3.Buy separates: Instead of buying a bunch of dresses you need to buy separates so that you can mix and match tops and skirts. You can also wear the tops with jeans or other pants. A dress is one outfit, but if you buy three skirts and three tops that can be mixed and matched then you can get nine outfits out of those items.

4.Buy basic colors: When buying pants or skirts think about buying basic colors, black, blue and brown. Those will go with a lot of different things you may already own. The more combinations that you can make the better off you will be.

5.Don’t buy outfits: Stores are great about putting together outfits, like pink and green striped leggings with a matching pink and green top. This is a one trick pony. You might be able to wear the top with jeans, but otherwise you can wear the pants with that one top and that’s it. Plus it’s such a bold color choice that you don’t want to repeat it in the same week.

6.Teach them to wear things more than once: The biggest thing that they can wear more than once is pajamas. There is no need to have seven pairs of pajamas. They can get up in the morning and fold them up and put them under their pillow for the next night. Having three to four pairs of pajamas should be plenty.

7.Add leggings to an outgrown dress: Do you have some dresses that are getting too short but they fit otherwise? Just add a pair of leggings and you can still get some more mileage out of those dresses.

8.Jeans, jeans, jeans: Most of the time jeans can be worn more than once in a week so teach your child to hang or fold them up after the first wearing unless they know they got a stain on them. Jeans are very versatile and can be worn dressed up with a nice shirt or sweater or worn with a T-shirt.

9.Buy basics: Buy a sweater in white so that you can take those short-sleeved dresses into Fall and Winter. Buy a white shirt that will go with anything or under any sweater to make an outfit warmer for winter. Black pants are always a good idea because they can be worn with any shirt and can be dressed up or down depending on the circumstances.

10.Take pictures and make a fashion book: Boys are especially bad about grabbing the shirt that is on the top in their drawer and wearing it over and over. For boys you might want to hang shirts so that they can all be seen. With girls, make a fashion book. Take pictures of all of the separate pieces and then mix and match them in a fashion book to show the different outfits that can be put together. Even young children can pick out an outfit and pull the pieces out of their closet and put a matching outfit together. Accessories for girls are also great to stretch a wardrobe. A great colorful scarf can be added to a basic black or brown top and you have a completely different look that how you wore it last week. Accessories are cheap and this is a good place to allow your kids to follow the trends, but not break that bank.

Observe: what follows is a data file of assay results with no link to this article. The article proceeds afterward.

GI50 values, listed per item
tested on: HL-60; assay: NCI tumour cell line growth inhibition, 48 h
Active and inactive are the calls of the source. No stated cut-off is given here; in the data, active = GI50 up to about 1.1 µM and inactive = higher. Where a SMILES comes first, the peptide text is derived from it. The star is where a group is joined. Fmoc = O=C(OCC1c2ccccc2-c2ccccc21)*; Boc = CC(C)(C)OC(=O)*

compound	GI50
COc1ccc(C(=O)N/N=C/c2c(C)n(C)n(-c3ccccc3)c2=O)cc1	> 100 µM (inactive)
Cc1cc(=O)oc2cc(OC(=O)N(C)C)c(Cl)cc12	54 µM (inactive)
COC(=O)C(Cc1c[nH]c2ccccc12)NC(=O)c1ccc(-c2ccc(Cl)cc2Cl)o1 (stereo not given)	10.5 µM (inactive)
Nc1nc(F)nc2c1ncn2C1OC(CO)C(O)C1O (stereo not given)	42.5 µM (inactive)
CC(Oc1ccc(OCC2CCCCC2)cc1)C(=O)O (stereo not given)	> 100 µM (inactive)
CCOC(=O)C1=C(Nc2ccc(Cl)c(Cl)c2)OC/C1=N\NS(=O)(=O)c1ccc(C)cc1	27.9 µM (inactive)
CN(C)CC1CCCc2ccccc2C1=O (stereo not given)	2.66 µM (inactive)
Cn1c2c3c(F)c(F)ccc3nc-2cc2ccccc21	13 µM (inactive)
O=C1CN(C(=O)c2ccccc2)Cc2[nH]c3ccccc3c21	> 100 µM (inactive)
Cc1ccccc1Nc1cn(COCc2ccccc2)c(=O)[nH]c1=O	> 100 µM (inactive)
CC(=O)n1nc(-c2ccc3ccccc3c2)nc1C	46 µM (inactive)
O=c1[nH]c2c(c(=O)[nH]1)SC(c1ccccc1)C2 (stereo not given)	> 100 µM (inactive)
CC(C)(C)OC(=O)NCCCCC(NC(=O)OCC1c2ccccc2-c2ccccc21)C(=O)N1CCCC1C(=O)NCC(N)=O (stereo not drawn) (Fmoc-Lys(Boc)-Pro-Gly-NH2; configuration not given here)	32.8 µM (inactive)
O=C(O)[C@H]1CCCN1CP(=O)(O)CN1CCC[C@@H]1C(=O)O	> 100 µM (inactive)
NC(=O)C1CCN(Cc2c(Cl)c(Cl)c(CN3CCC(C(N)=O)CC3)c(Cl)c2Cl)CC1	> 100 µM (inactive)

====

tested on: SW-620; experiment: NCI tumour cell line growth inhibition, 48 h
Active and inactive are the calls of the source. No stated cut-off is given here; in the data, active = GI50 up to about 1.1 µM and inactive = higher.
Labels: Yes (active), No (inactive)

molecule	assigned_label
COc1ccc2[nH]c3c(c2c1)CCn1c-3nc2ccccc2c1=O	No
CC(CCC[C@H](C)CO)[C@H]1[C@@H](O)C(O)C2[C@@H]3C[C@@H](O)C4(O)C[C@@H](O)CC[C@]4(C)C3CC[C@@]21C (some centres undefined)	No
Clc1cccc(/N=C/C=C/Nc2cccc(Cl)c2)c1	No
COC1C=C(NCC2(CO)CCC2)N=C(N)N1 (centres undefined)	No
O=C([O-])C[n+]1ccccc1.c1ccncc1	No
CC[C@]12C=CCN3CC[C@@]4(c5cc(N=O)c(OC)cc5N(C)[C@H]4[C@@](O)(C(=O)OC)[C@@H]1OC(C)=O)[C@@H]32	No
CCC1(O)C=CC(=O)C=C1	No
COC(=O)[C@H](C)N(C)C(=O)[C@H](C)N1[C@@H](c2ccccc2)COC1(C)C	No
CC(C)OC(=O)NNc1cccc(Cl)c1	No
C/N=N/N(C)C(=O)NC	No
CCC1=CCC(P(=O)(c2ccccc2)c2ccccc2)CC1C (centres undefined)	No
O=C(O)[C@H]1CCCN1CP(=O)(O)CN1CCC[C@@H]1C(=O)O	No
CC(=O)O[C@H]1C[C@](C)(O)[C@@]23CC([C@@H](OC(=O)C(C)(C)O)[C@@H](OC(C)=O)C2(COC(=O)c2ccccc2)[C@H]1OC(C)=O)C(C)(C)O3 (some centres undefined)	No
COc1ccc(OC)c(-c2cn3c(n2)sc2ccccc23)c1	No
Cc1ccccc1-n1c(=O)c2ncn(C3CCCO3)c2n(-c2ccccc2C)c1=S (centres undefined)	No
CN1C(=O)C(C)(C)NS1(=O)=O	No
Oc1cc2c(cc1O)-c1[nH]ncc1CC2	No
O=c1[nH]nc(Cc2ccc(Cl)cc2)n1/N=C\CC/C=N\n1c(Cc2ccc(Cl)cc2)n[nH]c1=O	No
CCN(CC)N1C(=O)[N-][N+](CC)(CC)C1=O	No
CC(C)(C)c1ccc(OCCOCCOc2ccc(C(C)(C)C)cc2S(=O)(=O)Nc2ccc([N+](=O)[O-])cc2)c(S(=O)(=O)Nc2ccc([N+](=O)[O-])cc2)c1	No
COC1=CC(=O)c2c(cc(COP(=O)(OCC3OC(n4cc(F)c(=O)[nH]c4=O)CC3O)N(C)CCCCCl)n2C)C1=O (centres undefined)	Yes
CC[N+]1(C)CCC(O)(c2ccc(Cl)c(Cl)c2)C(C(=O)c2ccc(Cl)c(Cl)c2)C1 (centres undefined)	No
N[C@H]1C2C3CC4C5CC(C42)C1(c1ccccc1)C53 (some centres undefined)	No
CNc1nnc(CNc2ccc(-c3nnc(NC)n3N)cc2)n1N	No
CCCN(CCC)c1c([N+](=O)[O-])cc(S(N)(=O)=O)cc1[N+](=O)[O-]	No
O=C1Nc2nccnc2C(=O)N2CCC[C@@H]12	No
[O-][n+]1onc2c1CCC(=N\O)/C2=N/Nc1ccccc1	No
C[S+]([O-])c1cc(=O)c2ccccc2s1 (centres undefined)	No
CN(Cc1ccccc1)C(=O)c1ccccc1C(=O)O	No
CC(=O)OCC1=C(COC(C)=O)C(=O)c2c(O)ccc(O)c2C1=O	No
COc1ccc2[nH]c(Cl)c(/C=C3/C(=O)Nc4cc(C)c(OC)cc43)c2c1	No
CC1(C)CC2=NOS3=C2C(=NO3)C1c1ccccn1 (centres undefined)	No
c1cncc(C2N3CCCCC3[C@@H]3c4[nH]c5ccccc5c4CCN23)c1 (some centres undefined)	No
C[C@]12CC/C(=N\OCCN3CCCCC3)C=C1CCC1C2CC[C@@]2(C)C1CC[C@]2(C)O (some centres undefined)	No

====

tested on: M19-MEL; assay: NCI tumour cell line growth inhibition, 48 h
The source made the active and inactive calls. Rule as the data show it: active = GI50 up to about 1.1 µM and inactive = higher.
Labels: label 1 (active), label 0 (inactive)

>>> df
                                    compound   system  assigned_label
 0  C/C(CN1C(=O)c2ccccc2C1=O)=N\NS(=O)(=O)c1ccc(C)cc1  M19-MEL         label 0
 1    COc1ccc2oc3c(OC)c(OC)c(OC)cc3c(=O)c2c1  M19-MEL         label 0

Good luck!

Calm Back To School Anxiety: 8 Ways How

Bellyitch Rewind

 Few things tug at a parent’s heartstrings like the cries and pleas of a child in the throes of a separation anxiety attack; still, they are a normal (if distressing) part of childhood development. With proper coping strategies and plenty of love, the worst of your child’s anxieties can be managed until he’s older, at which point most children tend to outgrow their fears of being separated from a parent or familiar adult.  

Managing your child’s separation anxiety and helping her to cope with the necessary but painful routine of parting is a matter of being patient, for the most part.

Keeping your composure and maintaining a grip on your patience is absolutely necessary in order for you to successfully employ other management techniques.

  1. Establish a Goodbye Ritual – Sharing a special goodbye ritual with your little one is both comforting and reassuring to her, letting her know that staying at school, daycare, or under the care of a nanny is a new part of her routine. Because structure and repetition are so important to young children, establishing a ritual that accompanies every separation can help normalize that separation, making it less stressful for her over time.
  2. Stay Calm – Kids react to the emotional state of a parent or loved one, so allowing yourself to become overly emotional or anxious in her presence is likely to only exacerbate the anxiety and fear that she’s already feeling. Maintain your composure as best you can, saving the emotional moments for a time when you’re out of her sight.
  3. Don’t Hover or Linger – While it might seem that your hysterical child will never calm down after you leave, childcare providers will almost always reassure you that their emotional state will improve dramatically once you’re gone. Lingering around and hovering over her will only prolong the process, stretching out both her suffering and your own.